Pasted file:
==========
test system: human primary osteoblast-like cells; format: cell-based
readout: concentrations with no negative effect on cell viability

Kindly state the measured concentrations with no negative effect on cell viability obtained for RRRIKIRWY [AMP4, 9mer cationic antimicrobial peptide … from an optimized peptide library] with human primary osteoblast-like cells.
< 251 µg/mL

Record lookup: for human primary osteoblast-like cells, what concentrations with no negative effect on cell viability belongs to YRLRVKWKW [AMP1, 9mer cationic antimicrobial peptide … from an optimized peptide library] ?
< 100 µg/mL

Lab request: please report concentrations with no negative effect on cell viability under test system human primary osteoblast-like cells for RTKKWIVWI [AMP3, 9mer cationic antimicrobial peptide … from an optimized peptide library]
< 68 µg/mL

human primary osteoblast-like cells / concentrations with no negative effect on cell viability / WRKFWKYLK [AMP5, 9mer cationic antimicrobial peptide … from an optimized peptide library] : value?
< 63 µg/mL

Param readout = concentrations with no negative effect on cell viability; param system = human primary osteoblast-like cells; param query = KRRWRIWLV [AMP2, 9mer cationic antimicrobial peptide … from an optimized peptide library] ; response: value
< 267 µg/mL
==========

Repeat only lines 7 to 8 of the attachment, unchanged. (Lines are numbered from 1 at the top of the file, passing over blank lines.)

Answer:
Lab request: please report concentrations with no negative effect on cell viability under test system human primary osteoblast-like cells for RTKKWIVWI [AMP3, 9mer cationic antimicrobial peptide … from an optimized peptide library]
< 68 µg/mL